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In the diptych’s second half, Xie provides a sort of unity to the scene. Rather than the chaotic anonymity of Chinatown, the poem settles on synchronized movements and sensations that keep the city running:

     Uncles tipple wine on the streets of Mott and Bayard.

     Night shifts meet day shifts in passing.

 

     Sweat seasons the body that labors.

 

     And in each noodle shop, bowls dusted with salt.

 

For all the wine tippling, Xie reveals the labor that makes that leisure possible. The night and day crews even pass each other in a harmonious, almost choreographed, shift change. The visceral experience of these sweaty bodies finds its partner in the salt-dusted noodle bowls. But the sweat does not just match the salty and sensory experience: it also gestures toward the labor that put the salt there in the first place. Even though vision’s bare information hardly affords the depth of knowledge that reveals the labor system running New York City, Xie’s poetry shows how a second glance can reveal the world’s more intricate functions in surprising ways.

In a similar way, Xie shows that the sense experience of seeing something always involves the simultaneous experience of not seeing something else. Because the world offers up so many things to see, the decision to focus one object in your gaze draws your eyes away from the other objects that make up the world. In this way, Xie’s ample use of double line breaks and white space on her pages materially mimics our actual experience of the world. In the elegant and sparse “Visual Orders,” Xie plays with these ideas of visuality in short, numbered bursts:

     [5]

     The seductions of seeing ensure there is that which remains unseen. Evading visibility is its      

     own fortune. If to behold is to possess, to be looked upon is to be fixed in another’s sight,

     static and immutable.
 

Xie connects the way that seeing something always involves not seeing something else to a more purposive sense in which sight averts itself in a way that structures identity. Being “fixed in another’s sight” holds all sorts of painful repercussions for bodies—those of women, people of color, and queer folk—that do not fit the normative gaze that’s doing the fixing. Rather than merely direct the oppressive gaze back at a normative body, Xie searches for a way to write toward all that happens when something is not the object of sight. “Evading visibility is its own fortune,” she writes, as the evasion of vision also entails the ability not to be static and remain mutable. All the segments of “Visual Orders” have the feeling of aphorisms that spring out of the page’s blankness—the space where language remains unseen. These often follow the form of commands, as in section [1]: “Harvest the eyes from the ocular cavities.” But as they are numbered, these “Visual Orders” also become ordered, fit into a static list. In Xie’s poetry, language is a material and visual experience. We can only see her words after they’ve become static. We will never know the pre-visual experience of her poetic thought. She can only point toward it in a way that escapes the reader’s gaze:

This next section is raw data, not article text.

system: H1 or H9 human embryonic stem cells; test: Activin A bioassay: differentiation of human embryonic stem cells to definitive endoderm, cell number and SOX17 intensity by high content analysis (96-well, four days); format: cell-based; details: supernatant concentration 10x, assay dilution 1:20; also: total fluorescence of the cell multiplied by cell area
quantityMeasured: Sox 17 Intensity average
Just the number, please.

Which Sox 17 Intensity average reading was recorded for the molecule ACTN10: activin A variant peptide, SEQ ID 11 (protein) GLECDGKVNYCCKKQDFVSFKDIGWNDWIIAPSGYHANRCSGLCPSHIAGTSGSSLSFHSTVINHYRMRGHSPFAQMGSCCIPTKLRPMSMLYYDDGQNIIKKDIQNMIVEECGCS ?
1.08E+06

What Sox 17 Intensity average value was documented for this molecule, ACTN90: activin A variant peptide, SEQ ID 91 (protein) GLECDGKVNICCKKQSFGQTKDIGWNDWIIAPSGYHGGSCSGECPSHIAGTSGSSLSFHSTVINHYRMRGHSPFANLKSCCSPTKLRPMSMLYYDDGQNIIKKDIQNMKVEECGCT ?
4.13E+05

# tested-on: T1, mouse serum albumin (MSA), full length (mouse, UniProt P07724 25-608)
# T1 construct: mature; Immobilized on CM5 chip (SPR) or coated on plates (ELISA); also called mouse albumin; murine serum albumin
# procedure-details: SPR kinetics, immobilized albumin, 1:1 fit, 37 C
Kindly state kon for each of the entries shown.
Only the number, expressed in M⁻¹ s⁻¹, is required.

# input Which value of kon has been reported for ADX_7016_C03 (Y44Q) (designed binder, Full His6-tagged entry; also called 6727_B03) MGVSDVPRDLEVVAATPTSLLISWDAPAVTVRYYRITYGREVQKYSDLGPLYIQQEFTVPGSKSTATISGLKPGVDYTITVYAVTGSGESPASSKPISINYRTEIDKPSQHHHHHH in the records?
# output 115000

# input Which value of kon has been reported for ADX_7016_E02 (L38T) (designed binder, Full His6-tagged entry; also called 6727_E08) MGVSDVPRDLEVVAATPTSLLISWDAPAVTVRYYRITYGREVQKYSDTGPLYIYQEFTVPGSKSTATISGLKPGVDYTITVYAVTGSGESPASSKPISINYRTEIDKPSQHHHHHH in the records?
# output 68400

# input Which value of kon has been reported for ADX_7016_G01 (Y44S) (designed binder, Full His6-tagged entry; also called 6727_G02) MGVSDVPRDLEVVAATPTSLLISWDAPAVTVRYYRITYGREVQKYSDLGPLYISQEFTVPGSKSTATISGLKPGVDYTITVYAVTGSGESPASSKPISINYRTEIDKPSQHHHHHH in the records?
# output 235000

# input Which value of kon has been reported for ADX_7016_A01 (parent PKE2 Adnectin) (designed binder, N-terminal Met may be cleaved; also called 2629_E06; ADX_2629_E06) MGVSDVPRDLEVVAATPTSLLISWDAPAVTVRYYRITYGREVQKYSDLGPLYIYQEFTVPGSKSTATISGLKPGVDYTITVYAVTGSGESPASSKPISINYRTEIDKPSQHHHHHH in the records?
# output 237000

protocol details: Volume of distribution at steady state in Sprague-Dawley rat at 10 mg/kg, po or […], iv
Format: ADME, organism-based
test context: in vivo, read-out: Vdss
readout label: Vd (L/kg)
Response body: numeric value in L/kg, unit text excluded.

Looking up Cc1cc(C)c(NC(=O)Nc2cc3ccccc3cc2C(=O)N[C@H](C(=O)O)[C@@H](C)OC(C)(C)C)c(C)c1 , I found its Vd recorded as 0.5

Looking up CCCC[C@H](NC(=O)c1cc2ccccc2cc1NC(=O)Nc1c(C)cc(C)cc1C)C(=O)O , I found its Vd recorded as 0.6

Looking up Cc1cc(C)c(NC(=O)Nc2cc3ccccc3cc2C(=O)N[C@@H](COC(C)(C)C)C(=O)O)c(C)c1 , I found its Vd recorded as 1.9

[14]

     Her gaze breaks each time

     at the same place.

 

 

     There is no reversing—

     didn’t she know?

 

     She has to go at it from the side.

     She has to keep circling.

 

This thought closes “Visual Orders,” as Xie dramatizes sight’s repeated avoidance of its object. There is hope in this sort of indirection, as Xie gestures toward a certain understanding that can only be found in the constant circling: in the act of not seeing.

This is ultimately the sentiment on which Xie’s book rests. The penultimate poem “Ongoing” concludes: “She had trained herself to look for answers at eye level, / but they were lower, they were changing all the time.” “Eye level” is already a curious way to describe something. There is no one eye level; it’s always relational and depends on where the viewer is. Xie’s poetry searches beyond just relationality, trying to find the answers that exist outside it. I don’t know if she finds them, but she certainly points us much of the way.